Monday, May 19, 2014

Federal court: police can break down door and seize guns without warrant or charges

From Police State USA
MILWAUKEE, WI — The 7th U.S. Circuit Court of Appeals has ruled that it is not a violation of constitutional rights if police break down a citizen’s door, search the home, and confiscate firearms, so long that they believe it is in the citizen’s best interest.

A Doctor’s Concern

The lawsuit stems back to an incident that occurred on May 22, 2011.  A psychiatrist, Dr. Michelle Bentle, phoned police to report that a patient had expressed a suicidal thought during an outpatient appointment; the woman had received some bad news and privately expressed grief during a difficult appointment.
At approximately noon, Milwaukee Police were dispatched to search for Krysta Sutterfield, age 42 at the time, in order to forcibly detain her and commit her for a mandatory medical evaluation.  In Wisconsin, the mere suggestion of suicide is grounds for forcible police detention.
Police had a description of Ms. Sutterfield’s vehicle but could not immediately locate her; police checked her garage and it was empty.  Hours passed.  At 2:45 p.m., Dr. Bentle notified police that her patient “had called her some minutes earlier stating that she was not in need of assistance and that the doctor should ‘call off’ the police search for her,” according to court documents.

Confrontation At Home

However, police did not call off the search.  At 8:30 p.m., Officer Jamie Hewitt found that Sutterfield was at home.  Sutterfield answered the door when police knocked, but would not permit them to enter.  She told them that she did not need assistance and had requested that the search be called off.  However, police would not take ‘no’ for an answer.
“Unable to gain admittance to the house,” the court summary states, officers “concluded that the police would have to enter it forcefully.”  Approximately 9 hours had passed since the doctor’s concern had been reported.
The showdown continued for approximately 30 minutes.  Police requested backup, and Ms. Sutterfield called 9-1-1 to attempt to call off the pushy officers.  As the call was in progress, police breached her door and accosted her.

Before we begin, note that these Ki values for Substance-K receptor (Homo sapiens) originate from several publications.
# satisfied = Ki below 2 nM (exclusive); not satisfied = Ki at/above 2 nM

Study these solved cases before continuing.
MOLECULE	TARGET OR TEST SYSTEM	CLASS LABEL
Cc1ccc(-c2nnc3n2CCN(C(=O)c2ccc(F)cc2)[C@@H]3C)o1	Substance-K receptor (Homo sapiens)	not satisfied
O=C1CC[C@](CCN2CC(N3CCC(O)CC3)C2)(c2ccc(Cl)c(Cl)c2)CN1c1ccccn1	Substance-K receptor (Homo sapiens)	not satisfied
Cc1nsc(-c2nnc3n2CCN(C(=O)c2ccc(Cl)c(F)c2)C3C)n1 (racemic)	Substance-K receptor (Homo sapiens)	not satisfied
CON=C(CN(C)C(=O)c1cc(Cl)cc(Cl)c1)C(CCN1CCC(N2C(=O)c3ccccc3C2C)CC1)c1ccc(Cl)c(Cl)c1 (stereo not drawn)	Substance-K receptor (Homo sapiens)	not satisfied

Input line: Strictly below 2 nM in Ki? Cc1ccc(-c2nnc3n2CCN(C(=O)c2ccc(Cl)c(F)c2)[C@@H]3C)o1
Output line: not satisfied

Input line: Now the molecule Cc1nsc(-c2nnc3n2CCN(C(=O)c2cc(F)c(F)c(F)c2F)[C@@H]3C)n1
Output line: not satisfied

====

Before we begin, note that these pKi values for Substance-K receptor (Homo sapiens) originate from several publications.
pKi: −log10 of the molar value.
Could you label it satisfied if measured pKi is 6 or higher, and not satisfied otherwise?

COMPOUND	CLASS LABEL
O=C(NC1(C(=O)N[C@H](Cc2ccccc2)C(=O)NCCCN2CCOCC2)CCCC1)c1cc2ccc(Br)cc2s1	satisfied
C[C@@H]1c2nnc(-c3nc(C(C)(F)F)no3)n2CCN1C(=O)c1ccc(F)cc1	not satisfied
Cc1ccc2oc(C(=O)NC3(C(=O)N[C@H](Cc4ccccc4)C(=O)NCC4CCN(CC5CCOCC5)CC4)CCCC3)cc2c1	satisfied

The recorded 9-1-1 call documented Sutterfield’s voice demanding that police “let go of her and that they leave her home.”   Instead, she was shackled and detained against her will.
Despite having no warrant, officers helped themselves to a “proactive sweep” of the woman’s home.  During the search, police opened up a locked, opaque case and discovered her pistol.  Officers seized the pistol, as well as a BB gun (physically incapable of taking a human life), and her Wisconsin CCW license.
Sutterfield was taken into police custody and to a hospital for a forced medical evaluation at the county’s Mental Health Complex; the state’s forced evaluations can last for as long as 72 hours.

Operation Choke Point: Government using banks to shut out gun merchants

Gun retailers say the Obama administration is trying to put them out of business with regulations and investigations that bypass Congress and choke off their lines of credit, freeze their assets and prohibit online sales.

Since 2011, regulators have increased scrutiny on banks’ customers. The Federal Deposit Insurance Corp. in 2011 urged banks to better manage the risks of their merchant customers who employ payment processors, such as PayPal, for credit card transactions. The FDIC listed gun retailers as “high risk” along with porn stores and drug paraphernalia shops.



Meanwhile, the Justice Department has launched Operation Choke Point, a credit card fraud probe focusing on banks and payment processors. The threat of enforcement has prompted some banks to cut ties with online gun retailers, even if those companies have valid licenses and good credit histories.

“This administration has very clearly told the banking industry which customers they feel represent ‘reputational risk’ to do business with,” said Peter Weinstock, a lawyer at Hunton & Williams LLP. “So financial institutions are reacting to this extraordinary enforcement arsenal by being ultra-conservative in who they do business with: Any companies that engage in any margin of risk as defined by this administration are being dropped.”


Benito Mussolini would be proud of today's USA, where Fascism lives on in big companies and big unions willing to do the government's dirty work.